One approach would be to have a bubble within the bubble — limiting access to the field and clubhouse to one group while allowing others access to the stadium only.
The former group would include those mentioned above, as well the four umpires, an MLB video-room monitor, two or three drug-testers on days tests are administered, a clubhouse security guard, six to 12 grounds-crew members, a handful of kitchen employees and a cleaning crew.
The latter group could include broadcasters, television and radio crew members, writers, an official scorekeeper, P.A. announcer, scoreboard and video board operators, media relations officials, baseball equipment distributors, facility maintenance crews of plumbers, electricians, HVAC technicians and mechanics and — at least, in the case of Dodger Stadium — organist Dieter Ruehle.
“Even right now, with the stadium closed, we have at least six people there every day,” Carpino said. “And we still have security on site.”
If MLB imposes strict limits on stadium access, it could have TV and radio announcers broadcast games from off-site studios and writers cover games off TV with post-game interviews conducted via video chat.
One area no one wants to scrimp on is medical staffing.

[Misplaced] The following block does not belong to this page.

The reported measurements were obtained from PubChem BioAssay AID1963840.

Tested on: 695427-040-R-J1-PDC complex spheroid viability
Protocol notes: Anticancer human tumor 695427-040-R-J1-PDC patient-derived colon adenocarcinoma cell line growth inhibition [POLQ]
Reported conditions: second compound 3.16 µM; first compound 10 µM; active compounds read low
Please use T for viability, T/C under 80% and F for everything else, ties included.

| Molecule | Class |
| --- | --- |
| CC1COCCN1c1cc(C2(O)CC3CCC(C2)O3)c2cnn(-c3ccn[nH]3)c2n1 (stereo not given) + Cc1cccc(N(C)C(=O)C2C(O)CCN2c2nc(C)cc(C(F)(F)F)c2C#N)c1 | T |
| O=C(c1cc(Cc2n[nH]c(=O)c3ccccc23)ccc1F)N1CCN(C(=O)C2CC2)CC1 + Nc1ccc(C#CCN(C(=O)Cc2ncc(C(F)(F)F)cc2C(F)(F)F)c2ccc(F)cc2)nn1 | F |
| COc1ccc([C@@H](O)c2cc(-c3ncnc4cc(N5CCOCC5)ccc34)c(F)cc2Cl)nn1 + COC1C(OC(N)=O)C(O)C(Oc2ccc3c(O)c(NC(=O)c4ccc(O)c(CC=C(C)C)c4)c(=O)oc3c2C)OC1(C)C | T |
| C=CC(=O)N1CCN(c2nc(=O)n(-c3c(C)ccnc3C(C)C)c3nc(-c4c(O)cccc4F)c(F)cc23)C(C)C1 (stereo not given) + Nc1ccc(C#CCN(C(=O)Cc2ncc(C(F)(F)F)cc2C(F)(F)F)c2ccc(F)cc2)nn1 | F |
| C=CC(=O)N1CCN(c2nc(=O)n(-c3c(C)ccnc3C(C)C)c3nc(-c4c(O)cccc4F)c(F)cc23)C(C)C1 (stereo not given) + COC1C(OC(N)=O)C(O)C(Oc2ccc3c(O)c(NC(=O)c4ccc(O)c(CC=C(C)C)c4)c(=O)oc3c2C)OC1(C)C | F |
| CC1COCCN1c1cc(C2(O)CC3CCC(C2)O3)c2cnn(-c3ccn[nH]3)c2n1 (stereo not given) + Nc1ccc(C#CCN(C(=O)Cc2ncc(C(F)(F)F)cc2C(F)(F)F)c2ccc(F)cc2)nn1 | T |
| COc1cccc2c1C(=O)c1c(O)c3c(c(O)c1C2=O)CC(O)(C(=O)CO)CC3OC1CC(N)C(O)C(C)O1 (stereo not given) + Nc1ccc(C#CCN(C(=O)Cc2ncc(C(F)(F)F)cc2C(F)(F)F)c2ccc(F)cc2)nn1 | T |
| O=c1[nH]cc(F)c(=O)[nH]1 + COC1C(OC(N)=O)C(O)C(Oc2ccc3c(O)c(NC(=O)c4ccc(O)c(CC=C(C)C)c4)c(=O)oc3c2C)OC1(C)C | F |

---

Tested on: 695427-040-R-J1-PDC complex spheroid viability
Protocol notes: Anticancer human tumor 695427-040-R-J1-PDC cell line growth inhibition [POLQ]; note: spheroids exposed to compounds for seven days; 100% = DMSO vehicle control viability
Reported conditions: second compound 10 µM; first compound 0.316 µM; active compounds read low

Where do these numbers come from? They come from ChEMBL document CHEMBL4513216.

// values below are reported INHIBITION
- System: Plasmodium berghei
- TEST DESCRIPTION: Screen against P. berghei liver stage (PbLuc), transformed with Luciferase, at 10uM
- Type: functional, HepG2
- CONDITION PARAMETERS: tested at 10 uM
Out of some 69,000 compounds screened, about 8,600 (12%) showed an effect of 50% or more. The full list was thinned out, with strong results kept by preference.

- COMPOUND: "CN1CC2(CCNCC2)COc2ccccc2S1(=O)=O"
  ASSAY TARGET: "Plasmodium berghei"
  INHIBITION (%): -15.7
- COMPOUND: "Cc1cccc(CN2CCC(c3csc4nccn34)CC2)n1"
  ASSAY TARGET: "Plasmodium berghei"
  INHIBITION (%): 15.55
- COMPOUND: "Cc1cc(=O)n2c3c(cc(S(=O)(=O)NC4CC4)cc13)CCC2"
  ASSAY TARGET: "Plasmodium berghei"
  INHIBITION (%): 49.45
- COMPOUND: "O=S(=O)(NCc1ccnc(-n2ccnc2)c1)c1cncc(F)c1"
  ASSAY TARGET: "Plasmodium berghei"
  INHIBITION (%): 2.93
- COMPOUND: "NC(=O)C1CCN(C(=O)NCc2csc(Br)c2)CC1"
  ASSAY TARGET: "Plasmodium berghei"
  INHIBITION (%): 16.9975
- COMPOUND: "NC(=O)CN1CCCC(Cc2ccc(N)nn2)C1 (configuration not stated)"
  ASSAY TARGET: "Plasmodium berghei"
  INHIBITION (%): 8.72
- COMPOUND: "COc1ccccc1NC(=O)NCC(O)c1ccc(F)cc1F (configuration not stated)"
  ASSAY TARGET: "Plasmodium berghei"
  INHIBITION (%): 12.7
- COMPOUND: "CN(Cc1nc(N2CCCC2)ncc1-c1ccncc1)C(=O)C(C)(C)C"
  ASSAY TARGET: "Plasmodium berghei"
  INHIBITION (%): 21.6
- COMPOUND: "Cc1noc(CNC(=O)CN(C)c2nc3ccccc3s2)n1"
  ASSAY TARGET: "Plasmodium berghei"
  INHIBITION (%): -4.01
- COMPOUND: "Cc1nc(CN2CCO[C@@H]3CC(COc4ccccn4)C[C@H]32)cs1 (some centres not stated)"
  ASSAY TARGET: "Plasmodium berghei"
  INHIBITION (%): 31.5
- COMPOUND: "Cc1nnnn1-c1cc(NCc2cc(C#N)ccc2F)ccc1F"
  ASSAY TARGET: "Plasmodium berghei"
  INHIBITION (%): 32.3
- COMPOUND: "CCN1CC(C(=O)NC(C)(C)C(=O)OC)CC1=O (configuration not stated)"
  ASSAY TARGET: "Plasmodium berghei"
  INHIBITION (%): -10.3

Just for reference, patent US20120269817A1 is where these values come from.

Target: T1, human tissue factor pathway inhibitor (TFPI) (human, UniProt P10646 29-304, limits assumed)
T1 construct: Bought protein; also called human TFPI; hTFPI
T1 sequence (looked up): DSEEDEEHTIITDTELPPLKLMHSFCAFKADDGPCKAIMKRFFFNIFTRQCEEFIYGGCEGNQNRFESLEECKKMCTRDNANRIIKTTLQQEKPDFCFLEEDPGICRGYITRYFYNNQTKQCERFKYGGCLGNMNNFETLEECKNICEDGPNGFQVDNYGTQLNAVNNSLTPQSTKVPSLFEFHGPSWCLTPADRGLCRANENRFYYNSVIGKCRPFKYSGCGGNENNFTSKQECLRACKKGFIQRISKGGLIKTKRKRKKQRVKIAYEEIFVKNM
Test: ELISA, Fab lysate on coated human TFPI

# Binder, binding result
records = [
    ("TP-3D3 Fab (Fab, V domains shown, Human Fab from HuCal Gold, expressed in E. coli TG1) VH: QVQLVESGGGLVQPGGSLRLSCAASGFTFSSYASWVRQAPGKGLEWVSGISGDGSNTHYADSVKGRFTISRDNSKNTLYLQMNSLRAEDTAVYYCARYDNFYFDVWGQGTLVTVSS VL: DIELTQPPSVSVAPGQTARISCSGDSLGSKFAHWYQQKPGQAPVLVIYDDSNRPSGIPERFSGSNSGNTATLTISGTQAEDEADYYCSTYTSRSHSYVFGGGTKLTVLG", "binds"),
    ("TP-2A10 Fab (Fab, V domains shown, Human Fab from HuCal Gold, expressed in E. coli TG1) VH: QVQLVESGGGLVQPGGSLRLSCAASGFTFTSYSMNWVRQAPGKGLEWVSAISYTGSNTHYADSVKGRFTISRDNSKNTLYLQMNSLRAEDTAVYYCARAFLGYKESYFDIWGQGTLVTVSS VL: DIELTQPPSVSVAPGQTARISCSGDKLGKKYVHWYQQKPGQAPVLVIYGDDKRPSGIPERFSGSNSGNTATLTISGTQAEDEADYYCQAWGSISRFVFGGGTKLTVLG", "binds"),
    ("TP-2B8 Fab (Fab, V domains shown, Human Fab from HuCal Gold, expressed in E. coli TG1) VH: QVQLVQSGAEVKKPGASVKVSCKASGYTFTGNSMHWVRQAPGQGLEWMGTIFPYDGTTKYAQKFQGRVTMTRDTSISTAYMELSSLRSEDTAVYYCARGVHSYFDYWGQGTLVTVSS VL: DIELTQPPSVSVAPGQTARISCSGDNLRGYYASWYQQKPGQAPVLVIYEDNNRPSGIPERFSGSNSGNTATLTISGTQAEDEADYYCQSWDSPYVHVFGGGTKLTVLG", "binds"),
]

“You have the skill-development side, which is your on-field coaching group, and the medical side, which is your physical therapists, athletic trainers, chiropractor, massage therapist,” Eppler said. “By and large, in all these models, we’re still talking about playing a physical game that requires a certain standard of care, and you don’t want to take that away from your athletes.”
Another issue MLB must address: If there is no minor league season, teams will have to carry taxi squads of at least 15-20 players who will need coaching, medical care, athletic training and games — with umpires — to stay sharp.
Will they work out and play in home stadiums, greatly increasing the number of people in the bubble, or at another facility?
“It’s a lot of moving parts,” Carpino said, “but I feel like MLB is definitely on it and looking at everything, and we’re looking at them to give everybody direction.”